As I am such a forgetful person, I also try to review and write some key points of the books I read here. So, welcome back my love 🙂
This is an interesting book written by the former ambassador of UEA to Russia, Omar Saif Ghobash, as collection of letters to his son. Ghobash himself owns a strong background story to invite his son (and other young muslims) to reflect how we should practice Islamic value in this modern world. Ghobash’s father was shooted by another muslim when Ghobash was a child. Furthermore, Ghobash’s mother is a Russian, which introduce him as well to culture other than only arabic muslim.
In most parts of his book, he suggests us to think any Islamic rule and value not only in ‘black vs white’ sides. There’re a lot of aspects on this life, especially in this modern day, and a lot of those aspects lays on grey areas. There’re several arguments and narrations from Ghobash that trigger me to think more about myself as a Muslim, such as:
“There was no reason to hate anyone. There is no reason to react to the world around you with hatred. You have to understand that someone has made the choice for you when they say you have to hate. The choice is yours and the only way you can make the world a better place is by doing the opposite of hating. It is by loving.” (page 3). He writes these sentences to counter the hatred idealism and action by some of the so-called radical muslim.
“What is the essence of Islam? What is it that distinguishes Islam? What is it that makes you a Muslim or something else?” (page 29)
“Islamic interpretations coming out of the Arabian peninsula are dry and relatively harsh, a reflection of perhaps of the desert environment. Life in the desert was tough and literally a place of black and white.” (page 39). This passage explain a bit why Islam that can be found in Indonesia is on the more moderate side, just my two cents.
“What I am saying to you is that you need to make sure that you understand that those with plausible authority (i.e. clergy) are also human beings like you and me. They are human beiings, who can and will be distracted by the traditional human temptations of power, money, and sex.” (page 71). I found this is ridiculous, but to certain extent is exactly a reality.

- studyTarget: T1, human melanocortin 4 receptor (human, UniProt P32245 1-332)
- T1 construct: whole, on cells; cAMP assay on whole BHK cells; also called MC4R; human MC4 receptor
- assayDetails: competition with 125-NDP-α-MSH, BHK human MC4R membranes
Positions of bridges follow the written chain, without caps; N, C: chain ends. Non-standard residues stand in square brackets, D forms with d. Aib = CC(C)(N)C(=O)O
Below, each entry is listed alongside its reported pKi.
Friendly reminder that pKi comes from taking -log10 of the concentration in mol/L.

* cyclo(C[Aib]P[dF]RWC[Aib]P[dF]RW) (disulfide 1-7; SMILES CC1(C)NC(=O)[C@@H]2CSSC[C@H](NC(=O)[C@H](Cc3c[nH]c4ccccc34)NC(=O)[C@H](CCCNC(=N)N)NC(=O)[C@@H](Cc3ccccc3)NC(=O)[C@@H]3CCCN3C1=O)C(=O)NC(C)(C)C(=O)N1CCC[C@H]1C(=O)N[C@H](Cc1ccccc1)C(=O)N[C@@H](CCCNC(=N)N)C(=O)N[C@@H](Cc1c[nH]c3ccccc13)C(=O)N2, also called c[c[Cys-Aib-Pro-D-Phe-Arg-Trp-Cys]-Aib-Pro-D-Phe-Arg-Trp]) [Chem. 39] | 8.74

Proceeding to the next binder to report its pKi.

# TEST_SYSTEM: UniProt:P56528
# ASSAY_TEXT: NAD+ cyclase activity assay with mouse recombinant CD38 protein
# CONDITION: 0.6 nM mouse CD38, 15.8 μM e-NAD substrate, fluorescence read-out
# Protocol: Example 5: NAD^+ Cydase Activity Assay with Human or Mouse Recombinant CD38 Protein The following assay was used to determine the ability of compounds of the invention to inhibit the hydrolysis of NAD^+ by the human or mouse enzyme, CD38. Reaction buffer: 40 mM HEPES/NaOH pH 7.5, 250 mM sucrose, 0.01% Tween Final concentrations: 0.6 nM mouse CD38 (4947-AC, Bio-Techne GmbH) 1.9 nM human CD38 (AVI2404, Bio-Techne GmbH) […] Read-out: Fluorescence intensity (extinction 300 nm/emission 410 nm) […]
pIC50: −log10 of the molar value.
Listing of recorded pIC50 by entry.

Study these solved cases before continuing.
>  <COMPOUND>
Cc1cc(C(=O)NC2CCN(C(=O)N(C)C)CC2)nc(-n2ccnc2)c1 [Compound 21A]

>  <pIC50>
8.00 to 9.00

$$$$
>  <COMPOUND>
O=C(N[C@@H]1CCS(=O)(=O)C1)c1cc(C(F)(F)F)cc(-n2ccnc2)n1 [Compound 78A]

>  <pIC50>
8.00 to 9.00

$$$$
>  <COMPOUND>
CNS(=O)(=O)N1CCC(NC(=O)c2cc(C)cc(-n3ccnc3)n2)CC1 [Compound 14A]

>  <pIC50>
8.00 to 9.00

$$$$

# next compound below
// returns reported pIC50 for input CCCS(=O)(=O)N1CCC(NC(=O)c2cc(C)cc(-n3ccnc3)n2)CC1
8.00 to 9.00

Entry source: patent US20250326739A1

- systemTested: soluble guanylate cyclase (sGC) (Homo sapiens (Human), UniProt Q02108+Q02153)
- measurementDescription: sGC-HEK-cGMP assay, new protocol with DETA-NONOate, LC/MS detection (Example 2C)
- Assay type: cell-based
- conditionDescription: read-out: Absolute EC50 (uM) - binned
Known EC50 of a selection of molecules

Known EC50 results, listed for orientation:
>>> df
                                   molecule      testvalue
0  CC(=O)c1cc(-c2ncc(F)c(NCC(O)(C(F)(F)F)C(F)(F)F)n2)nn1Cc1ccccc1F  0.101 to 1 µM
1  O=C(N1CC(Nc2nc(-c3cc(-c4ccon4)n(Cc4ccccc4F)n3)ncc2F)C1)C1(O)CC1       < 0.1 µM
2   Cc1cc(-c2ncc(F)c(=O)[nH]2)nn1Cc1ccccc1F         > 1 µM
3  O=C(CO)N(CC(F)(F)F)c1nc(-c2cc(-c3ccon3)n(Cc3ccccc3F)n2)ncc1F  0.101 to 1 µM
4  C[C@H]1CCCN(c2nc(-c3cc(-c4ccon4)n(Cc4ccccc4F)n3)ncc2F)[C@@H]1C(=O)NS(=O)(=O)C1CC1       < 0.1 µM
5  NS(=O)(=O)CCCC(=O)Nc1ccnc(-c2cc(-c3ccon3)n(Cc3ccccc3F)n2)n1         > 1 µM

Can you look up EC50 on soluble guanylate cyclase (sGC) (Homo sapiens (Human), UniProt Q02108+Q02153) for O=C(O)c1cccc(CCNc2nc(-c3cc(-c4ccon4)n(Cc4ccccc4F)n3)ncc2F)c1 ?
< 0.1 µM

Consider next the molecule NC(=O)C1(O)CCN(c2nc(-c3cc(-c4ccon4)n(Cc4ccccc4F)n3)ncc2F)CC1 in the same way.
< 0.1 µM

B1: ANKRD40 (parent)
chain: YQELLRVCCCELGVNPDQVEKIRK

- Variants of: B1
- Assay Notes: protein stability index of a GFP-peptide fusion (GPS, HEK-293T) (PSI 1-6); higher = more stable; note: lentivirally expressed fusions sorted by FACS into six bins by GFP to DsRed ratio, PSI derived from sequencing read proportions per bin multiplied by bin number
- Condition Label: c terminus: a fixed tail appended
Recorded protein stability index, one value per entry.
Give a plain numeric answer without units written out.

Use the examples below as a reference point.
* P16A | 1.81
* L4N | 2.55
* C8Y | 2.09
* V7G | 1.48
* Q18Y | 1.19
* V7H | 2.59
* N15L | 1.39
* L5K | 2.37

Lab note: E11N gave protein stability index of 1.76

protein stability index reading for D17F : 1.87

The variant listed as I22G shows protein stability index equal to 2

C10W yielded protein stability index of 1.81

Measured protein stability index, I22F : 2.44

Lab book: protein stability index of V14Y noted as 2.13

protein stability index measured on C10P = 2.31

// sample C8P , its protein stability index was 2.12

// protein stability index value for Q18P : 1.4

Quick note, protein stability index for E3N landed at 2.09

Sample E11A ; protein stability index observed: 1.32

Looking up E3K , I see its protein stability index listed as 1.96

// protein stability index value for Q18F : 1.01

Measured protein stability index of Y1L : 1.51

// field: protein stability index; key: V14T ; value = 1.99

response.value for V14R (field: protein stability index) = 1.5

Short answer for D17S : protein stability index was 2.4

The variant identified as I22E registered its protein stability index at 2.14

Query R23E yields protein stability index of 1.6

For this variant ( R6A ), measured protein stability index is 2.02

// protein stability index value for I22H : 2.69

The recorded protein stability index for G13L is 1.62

“Rather than thinking in black and white, we should think with all the colors of the rainbow (muslim diversity) and see Islam as a moreally ad ethically rich faith. The blac-an-white approach is one that sets Muslims in conflict with one another neddlessly and robs us all of our humanity.” (page 76)
“It is not enough to chant in public that Islam is not violent or radical or angry – that Islam is a religion of peace. We need to take responsibility for the Islam of peace. We need to demonstrate how it is expressed in our lives and the lives of those in our community.” (page 103)
“Being an outsider is humbling. It makes you realize the humanity of all outsiders. It is often the outsider who has the most interesting view of what life is and can become.” (page 110)
“If you want to be a true to your Muslim heritage, then you need to explore its history properly.” (page 147). Furthermore, Ghobash pushes us to find a role model in Islam, aside from ‘warrior or jihadist’ role models. Why don’t we make Avicenna or Al-Khawarizmi as our role models, with their achievements in science and medicine?
Honestly, I enjoy this kind of book and I like the way Ghobash writes this book. His writing flows smoothly, especially as he writes this book as a series of personal letters. He asks the readers to think, instead of pushes his arguments. However, I feel like I need other complementary books about Islamic value in our modern life. Please kindly tell me you have any recommendation 🙂